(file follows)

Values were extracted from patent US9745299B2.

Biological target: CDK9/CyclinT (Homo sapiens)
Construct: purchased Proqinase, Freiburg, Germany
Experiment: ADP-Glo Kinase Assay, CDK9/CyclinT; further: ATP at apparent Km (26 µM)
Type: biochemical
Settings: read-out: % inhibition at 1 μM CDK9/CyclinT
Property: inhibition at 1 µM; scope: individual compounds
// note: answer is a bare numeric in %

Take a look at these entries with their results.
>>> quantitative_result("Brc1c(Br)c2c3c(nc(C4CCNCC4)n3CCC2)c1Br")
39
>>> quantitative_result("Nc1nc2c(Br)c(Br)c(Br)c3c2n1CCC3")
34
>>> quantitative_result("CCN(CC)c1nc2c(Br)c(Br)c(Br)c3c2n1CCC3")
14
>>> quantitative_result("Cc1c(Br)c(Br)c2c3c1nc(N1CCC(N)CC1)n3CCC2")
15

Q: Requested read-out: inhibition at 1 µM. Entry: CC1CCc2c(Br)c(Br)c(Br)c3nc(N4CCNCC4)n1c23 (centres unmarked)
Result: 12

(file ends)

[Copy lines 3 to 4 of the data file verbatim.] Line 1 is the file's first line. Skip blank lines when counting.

Construct: purchased Proqinase, Freiburg, Germany
Experiment: ADP-Glo Kinase Assay, CDK9/CyclinT; further: ATP at apparent Km (26 µM)